Graphic design is the process of creating and arranging visual elements to communicate a message or to create a certain feeling.

The word “graphic” comes from Greek roots meaning “to write” or “draw.” In its earliest form, graphic design was used in ancient Egypt as a way of recording information on papyrus scrolls. The Egyptians created hieroglyphics that told stories using pictures instead of words; this was the first known use of visual communication through textiles and paintings on walls (known as murals).

As time passed, people began using images more frequently than words in their work because they found it easier to understand what an image represented than written language. By combining images with text, we can better express our ideas by showing rather than telling–a concept known as visuospatial reasoning.

The Elements of Graphic Design

Line: The line is the most basic element of graphic design. It can be straight or curved, thick or thin, solid or dotted. Lines are used to separate elements in a composition, define space between objects and create movement within an image.

Shape: Shapes are created by combining lines together into different shapes such as circles squares triangles etc… Shapes can also be used as symbols for things like hearts stars etc..

Color: Color has been around since prehistoric times when cavemen painted on walls with red ochre clay! Today we use it every day whether we realize it or not because every object around us has some sort of color associated with it (even if its just white).

Texture: Texture refers specifically to how something feels when touched; whether smooth rough bumpy etc..

Typography: Typography refers specifically to how typeface looks rather than what lettering says; this includes typefaces such as Times New Roman Helvetica Comic Sans etc..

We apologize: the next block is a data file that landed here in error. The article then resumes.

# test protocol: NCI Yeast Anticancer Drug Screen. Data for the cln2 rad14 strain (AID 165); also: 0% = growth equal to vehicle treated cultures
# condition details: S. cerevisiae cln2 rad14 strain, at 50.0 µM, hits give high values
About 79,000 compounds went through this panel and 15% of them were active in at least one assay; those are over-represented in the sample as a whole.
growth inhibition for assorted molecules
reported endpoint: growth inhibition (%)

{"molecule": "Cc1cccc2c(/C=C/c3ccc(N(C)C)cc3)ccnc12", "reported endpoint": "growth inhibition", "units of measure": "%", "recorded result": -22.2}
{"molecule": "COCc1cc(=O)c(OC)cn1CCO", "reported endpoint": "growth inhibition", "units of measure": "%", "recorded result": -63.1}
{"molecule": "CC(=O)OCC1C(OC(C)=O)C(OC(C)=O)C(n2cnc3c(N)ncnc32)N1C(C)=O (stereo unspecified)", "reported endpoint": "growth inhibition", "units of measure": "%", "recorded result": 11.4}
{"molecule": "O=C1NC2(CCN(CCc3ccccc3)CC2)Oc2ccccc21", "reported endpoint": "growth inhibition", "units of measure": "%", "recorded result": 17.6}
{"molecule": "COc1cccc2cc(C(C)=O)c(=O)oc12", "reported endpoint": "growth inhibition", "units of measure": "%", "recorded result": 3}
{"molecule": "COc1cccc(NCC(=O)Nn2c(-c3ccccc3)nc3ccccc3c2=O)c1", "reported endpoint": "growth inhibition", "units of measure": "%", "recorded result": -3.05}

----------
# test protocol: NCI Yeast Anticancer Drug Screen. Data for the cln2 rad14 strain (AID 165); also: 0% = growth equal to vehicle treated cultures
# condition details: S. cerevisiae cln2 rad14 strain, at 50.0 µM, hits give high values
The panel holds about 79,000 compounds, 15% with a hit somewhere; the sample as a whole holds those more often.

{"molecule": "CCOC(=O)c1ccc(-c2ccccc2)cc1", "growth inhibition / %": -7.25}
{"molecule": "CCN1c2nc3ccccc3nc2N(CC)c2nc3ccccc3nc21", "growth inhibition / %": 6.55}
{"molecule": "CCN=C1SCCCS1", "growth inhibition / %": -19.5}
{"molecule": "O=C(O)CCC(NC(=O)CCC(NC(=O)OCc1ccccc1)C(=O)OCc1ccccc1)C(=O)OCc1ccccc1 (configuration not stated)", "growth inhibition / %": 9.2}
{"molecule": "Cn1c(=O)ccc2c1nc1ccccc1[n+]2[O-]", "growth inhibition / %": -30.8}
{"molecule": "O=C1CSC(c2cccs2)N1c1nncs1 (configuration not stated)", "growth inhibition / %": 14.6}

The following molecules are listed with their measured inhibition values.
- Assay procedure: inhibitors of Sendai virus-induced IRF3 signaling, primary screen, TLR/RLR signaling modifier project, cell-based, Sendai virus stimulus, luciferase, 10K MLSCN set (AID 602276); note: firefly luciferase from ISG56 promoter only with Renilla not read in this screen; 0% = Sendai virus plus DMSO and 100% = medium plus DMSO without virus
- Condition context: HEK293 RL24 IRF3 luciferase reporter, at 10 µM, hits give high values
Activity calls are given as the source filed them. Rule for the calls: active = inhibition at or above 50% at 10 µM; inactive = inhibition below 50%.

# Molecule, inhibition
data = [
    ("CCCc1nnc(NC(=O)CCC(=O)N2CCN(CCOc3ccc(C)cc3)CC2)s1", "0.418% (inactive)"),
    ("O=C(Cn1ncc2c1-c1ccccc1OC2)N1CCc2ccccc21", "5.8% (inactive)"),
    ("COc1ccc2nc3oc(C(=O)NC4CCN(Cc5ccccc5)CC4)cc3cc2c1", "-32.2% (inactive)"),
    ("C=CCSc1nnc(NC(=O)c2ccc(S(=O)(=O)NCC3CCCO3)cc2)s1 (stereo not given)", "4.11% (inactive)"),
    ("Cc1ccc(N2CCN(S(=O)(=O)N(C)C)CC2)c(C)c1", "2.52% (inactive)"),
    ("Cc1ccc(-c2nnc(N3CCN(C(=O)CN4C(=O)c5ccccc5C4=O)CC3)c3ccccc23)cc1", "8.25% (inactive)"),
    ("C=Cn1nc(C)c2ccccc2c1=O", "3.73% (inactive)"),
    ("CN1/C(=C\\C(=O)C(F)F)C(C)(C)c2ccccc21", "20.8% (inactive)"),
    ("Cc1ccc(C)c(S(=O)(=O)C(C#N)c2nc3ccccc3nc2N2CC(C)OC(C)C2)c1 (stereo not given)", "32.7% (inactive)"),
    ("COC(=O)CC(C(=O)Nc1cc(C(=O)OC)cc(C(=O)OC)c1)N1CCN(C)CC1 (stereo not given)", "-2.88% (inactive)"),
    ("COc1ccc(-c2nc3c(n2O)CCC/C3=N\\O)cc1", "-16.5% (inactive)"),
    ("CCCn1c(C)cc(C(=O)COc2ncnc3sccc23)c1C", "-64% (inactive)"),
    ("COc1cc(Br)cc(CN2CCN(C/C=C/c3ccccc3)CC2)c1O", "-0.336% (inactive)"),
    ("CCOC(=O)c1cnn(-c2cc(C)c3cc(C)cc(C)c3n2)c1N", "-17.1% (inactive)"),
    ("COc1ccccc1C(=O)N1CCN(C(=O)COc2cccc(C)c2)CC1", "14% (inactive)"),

Balance: Balance refers specifically towards how balanced something feels when looking at both sides equally without any one side standing out more than another so that both sides seem equal weighty importance wise Proportion & Unity/Emphasis

Graphic Design Principles

The principles of graphic design are the building blocks of your designs. They’re the rules that govern how you use color, shape, space and typography to communicate meaning.

These principles can be applied to any medium, whether it’s a logo or an infographic, and they work together to create balance within your work. As you learn more about each principle, think about how you can use it in your own designs.

Graphic Design Tools

  • Adobe Photoshop
  • Adobe Illustrator
  • Adobe InDesign
  • Adobe XD (formerly known as Project Comet)
  • Sketch (Mac only)
  • Figma (Web-based)

Graphic Design Process

Graphic design is a process that involves many steps, from research and brainstorming to sketching, wireframing and designing. The graphic designer then prototypes their work before testing it with users. Once the designer has revised their prototype based on user feedback, they will repeat this cycle until they have a final product that meets all of their goals for the project.

The graphic design process starts with research: understanding who you’re designing for (your audience), what they need from your product/service/brand etc., how best to communicate with them visually without losing them in text or complex visuals (if applicable).

This can be done through interviews or surveys, or simply by observing people’s behavior in real life situations where they interact with products similar to yours.

Once we know our audience better than anyone else on earth could ever hope too…we’re ready for some brainstorming. Brainstorming helps us come up with ideas quickly by generating lots of possibilities at once rather than just one single solution per session, so make sure everyone gets involved.

Graphic Design Trends